It did not take long for the little geysers of hatred to erupt earlier this month after local news outlets gave prominent play to what was described as a “melee” between Samoans, who had been attending a bridal shower in Cerritos, and Los Angeles County sheriff’s deputies.
“One guy called me the next day and wouldn’t give his name, but he was furious,” Samoan community activist June Pouesi recalled. “ ‘Why don’t you Samoans learn to live here?’ he wanted to know. He went on and on with the stereotypes.”
Pouesi doubts that the image of Samoans improved much in the minds of such people a week or so later after reports of a deadly measles outbreak among Samoan children in Hacienda Heights. The outbreak, part of a countywide epidemic, has so far killed two Samoan children and an infant who had not received vaccinations that are readily available and free.
On Monday, however, Pouesi and others among the 60,000 Samoans in Los Angeles County were hoping the attention paid to both matters would bring about something good.
“Maybe these experiences will provide the sensitivity to our population that will . . . help us help ourselves,” said Pouesi, coordinator of the Office of Samoan Affairs, a nonprofit, privately operated agency established six years ago in Carson.
Her comments were echoed by other Samoans who describe themselves as one of the most ignored and misunderstood ethnic groups in Southern California, one that is hit disproportionately hard with poverty, high unemployment and school dropout rates and youth crime, including gangs.
Pouesi said publicity about the measles deaths might make more Samoans aware of government services, such as the county’s immunization program.
Others said they expect the Cerritos incident, which led to allegations of police brutality, to rouse Samoans to new levels of much-needed political and community activism.
Samoans, despite stereotypes that paint them as aggressive, “tend to be very passive and respectful of authority,” said Samoa-born Dhyan Lal, principal at Carnegie Junior High School in Carson.
Said Vaai Siofele, host of a local radio program targeted at Samoans: “Sometimes it takes something like this for people to wake up and see what’s going on.” Pouesi said her agency, which provides such services as job training and interpreters for those who speak only the language of their home island in the South Pacific, is the only Samoan agency in the area that receives government money.
When the agency was begun in 1983, she said, “it was like pulling teeth” getting a $75,000 grant from the county.
The problem, Pouesi said, is that Samoans are a relatively new ethnic group in the United States and, as a group, have not yet learned how to extract what they need from government and politicians.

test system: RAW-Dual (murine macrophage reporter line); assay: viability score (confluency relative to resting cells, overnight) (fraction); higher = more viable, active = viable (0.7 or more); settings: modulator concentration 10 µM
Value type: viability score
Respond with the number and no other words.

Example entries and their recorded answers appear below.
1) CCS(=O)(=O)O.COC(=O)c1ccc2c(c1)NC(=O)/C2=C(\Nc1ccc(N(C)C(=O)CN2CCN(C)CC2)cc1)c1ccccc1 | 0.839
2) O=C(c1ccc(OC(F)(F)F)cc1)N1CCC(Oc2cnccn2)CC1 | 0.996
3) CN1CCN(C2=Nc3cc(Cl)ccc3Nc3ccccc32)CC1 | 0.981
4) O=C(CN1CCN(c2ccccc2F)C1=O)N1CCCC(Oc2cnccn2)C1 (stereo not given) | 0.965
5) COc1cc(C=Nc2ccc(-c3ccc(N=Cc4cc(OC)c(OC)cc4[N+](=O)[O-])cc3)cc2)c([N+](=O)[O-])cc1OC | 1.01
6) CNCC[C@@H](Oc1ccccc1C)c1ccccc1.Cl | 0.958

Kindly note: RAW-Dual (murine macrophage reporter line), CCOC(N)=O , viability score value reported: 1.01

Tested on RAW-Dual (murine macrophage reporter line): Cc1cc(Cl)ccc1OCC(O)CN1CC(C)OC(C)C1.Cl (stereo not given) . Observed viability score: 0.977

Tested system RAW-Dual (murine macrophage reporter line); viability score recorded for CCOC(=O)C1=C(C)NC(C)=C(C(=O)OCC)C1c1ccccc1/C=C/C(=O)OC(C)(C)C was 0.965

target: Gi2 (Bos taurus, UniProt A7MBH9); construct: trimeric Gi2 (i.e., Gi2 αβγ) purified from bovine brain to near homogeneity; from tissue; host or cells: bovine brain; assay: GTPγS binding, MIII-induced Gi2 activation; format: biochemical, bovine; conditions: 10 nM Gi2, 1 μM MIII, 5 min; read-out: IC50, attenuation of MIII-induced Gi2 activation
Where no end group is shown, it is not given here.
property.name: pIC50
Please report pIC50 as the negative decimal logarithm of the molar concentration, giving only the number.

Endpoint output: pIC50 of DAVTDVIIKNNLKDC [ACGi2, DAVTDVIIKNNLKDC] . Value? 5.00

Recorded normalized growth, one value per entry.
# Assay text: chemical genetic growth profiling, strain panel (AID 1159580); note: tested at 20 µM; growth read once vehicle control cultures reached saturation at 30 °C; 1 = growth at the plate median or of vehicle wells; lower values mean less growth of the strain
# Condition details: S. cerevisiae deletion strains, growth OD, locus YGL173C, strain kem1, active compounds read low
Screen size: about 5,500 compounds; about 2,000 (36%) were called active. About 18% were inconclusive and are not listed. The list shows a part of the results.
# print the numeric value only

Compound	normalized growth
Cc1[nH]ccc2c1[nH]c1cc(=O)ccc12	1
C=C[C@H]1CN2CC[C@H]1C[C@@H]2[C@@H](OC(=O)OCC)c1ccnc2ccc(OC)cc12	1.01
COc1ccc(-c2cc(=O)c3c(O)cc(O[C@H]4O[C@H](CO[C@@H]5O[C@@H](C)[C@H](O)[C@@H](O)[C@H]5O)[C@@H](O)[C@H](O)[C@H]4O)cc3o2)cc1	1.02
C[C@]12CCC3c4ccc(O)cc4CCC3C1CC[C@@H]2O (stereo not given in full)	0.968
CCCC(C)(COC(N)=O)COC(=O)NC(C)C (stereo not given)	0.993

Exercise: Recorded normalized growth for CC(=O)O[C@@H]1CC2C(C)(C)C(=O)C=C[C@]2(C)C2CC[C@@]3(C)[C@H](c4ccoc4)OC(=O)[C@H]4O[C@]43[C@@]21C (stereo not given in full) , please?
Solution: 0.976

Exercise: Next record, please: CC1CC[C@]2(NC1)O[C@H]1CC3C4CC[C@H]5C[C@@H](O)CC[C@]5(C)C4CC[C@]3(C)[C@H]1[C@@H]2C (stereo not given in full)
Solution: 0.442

A contributing factor, she said, is that Samoans and other Pacific Islanders are often lumped demographically with Asians, many of whom are generally better educated and more prosperous.
“It makes us invisible when you don’t break us out,” she said, “and we don’t get the kind of attention we need from the government and other agencies.”
According to Pouesi, who was born in American Samoa and spent time in Hawaii before she and her family moved to the Carson area, Samoans did not arrive in the United States in significant numbers until the 1950s.
Almost all were people who had been associated with the U.S. Navy in their homeland, she said. Almost all of that group and successive waves of Samoans, settled on the West Coast. According to estimates, there are 90,000 Samoans on the West Coast, compared with about 10,000 in the rest of the country.
Like all immigrant groups, Samoans said Monday, they were immediately stereotyped. In their case, they were portrayed by others as overweight, mean and prone to physical violence.
Lal and others said that those stereotypes may have led deputies to “overreact” Feb. 11 when they went to the home of a family in Cerritos, reportedly to answer complaints about a noisy party.
When deputies arrived, they numbered about 100, according to accounts of people who were at the bridal shower, and were wearing riot gear.
Sheriff Sherman Block has said the deputies responded appropriately when they subdued and arrested 35 of the party-goers because people in the house hurled bottles and other objects at them.
The people at the party said they provoked no one and accused the deputies of indiscriminate brutality.
Last week about 250 Samoans protested the incident by marching in front of the sheriff’s station in Carson, where 75% of Los Angeles County’s Samoans live.